Alberta 2021 Budget Drop and the Tuition Increase: What this means for PSE students

We knew the tuition increases were coming but it was upsetting nonetheless. As your student representatives, we want to connect with you to talk about what our part has been in the tuition process and how we’re moving forward. On January 28, we released a blog post titled “Advocacy in a Pandemic: Your SAMRU REC Is Still Hard At Work!” where we outlined our progress on advocacy priorities regarding online delivery, increasing the student voice, and of course: our strategy regarding the tuition increases. 

On Monday, February 22, representatives of the public and of MRU alumni, faculty and staff on the Mount Royal University Board of Governors voted to increase tuition. Your SAMRU President and VP Student Affairs are the two student representatives on the Board of Governors, and they were the only two votes against the motion to increase tuition. 

As students ourselves, we know this year has been especially difficult for many MRU students. Financial strain and fewer jobs — combined with isolation from other students and instructors and possibly even friends and family — is negatively affecting students’ mental health. Increasingly subsidizing the university’s budget through students’ tuition year after year only compounds these issues by imposing an even larger and unplanned-for debt burden upon graduation. 

MRU is not the only institution that has increased tuition. The provincial government gave post-secondary institutions the ability to increase tuition by up to 7 percent per year, and other schools are taking advantage of this – not just MRU. Student leaders across Alberta have been opposing this, and none have been successful in completely stopping increases.

The 2021 Budget for the Government of Alberta, tabled last week, has sent a clear signal to students: quality is eroding, but costs are rising — significantly. With a cut of $130 million from Advanced Education, this budget will compromise the success of students and quality of education on campuses. Since 2018, the Government of Alberta has cut funding for Advanced Education by over $300 million, offloading the cost directly onto students who have faced an equivalent $300 million increase to their tuition. Read CAUS’s full statement on the budget here.

What now? 

As student representatives on the MRU Board of Governors, our position hasn’t changed since last year. The first increase was approved last year by the board, and your student representatives at the time advocated that the Board of Governors vote against those tuition increases. Unfortunately, the MRU Board approved the increases. Faced with that new reality, your student representatives advocated for a quarter of the revenue from the increased tuition to be allocated to bursaries for students (approx. $1 million), which was successful; the university has also committed to continue this initiative into the next round of tuition increases.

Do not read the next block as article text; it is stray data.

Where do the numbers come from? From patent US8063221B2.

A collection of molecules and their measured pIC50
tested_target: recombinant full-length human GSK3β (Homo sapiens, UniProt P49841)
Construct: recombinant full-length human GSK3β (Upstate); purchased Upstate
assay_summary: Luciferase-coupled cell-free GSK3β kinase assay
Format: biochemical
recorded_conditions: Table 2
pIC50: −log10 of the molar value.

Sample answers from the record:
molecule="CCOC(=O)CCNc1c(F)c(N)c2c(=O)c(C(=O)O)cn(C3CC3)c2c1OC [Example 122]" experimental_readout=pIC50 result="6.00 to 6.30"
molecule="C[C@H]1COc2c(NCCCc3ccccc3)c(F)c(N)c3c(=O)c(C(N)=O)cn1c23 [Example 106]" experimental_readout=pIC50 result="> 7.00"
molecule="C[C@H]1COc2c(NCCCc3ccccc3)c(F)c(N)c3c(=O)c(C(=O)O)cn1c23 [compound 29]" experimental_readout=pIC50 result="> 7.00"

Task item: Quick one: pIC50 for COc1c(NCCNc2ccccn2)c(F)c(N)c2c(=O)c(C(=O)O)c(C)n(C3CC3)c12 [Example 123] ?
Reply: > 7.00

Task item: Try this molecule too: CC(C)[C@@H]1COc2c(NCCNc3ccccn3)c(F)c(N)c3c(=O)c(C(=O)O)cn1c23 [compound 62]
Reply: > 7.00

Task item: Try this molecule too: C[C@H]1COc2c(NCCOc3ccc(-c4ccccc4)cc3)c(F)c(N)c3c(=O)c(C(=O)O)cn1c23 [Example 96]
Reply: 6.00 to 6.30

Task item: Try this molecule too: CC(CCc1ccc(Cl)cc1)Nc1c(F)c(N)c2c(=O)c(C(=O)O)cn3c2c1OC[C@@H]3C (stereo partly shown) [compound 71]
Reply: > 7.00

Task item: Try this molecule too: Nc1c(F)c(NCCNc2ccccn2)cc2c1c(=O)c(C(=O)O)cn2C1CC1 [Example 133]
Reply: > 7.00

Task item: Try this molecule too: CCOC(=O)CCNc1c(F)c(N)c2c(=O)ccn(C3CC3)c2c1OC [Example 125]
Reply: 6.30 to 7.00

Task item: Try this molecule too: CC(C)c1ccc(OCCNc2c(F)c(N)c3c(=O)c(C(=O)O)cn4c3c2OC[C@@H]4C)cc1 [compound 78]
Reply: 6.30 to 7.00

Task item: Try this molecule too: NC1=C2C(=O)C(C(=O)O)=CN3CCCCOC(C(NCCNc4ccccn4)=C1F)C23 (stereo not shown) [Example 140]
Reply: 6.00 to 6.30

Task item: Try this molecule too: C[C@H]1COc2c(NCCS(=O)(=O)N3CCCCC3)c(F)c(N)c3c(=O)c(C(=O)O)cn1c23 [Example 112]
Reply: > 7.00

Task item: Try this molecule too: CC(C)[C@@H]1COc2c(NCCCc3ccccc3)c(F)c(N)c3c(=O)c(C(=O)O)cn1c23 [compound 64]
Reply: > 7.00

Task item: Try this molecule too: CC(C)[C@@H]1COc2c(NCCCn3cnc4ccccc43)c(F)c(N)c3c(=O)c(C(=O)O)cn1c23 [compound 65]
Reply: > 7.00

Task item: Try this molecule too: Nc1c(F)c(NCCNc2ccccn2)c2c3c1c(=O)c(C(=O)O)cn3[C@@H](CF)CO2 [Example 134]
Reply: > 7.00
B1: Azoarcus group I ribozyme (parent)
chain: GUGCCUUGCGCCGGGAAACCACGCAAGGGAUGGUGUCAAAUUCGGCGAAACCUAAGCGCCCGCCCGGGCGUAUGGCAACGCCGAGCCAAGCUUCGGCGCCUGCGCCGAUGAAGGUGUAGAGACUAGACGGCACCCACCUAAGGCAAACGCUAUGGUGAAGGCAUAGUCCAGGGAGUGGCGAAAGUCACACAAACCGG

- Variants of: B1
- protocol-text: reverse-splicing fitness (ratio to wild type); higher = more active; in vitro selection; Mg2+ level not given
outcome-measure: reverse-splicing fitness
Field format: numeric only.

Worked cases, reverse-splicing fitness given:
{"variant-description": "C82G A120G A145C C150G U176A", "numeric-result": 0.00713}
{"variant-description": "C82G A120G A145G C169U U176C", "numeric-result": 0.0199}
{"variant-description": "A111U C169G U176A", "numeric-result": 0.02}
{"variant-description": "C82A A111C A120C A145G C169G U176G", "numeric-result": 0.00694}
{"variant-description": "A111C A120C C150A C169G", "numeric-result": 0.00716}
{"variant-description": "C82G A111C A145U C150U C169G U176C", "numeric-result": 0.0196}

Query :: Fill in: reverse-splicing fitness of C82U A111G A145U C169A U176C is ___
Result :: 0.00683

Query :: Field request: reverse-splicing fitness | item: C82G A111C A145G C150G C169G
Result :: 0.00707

SAMRU is also a member of the Council of Alberta University Students (CAUS), an advocacy organization that represents undergraduate university students across Alberta. In conjunction with CAUS, we have organized multiple COVID-safe protests pushing back on the drastic cuts to post-secondary education. You can learn about these protests and our work with CAUS here.

After tuition was increased in 2020, we heard from students that when we’re advocating to the government, we also need to ensure that MRU is providing transparency and information regarding spending and on the budget. These must go hand-in-hand. This week we met with President Tim Rahilly and Vice-President of Operations and Finance Annalise Van Ham on the issue of transparency and MRU has committed to resuming the budget presentations for students so students can learn more about how the MRU budget works. They have also committed to continuing conversations regarding general financial transparency as well.

We recognize that MRU students are upset, and your voices need to be heard. With CAUS, we will soon be initiating a University Student Congress, the first of its kind. We want to hear from you, and we want the government to hear directly from you, too. For regular updates on this and other advocacy, follow @SAMRUREC on Twitter and @SAMRUBuzz on Instagram, Facebook, and Twitter!

If you have any questions, please feel free to contact your SAMRU REC at


Your SAMRU Representation Executive Council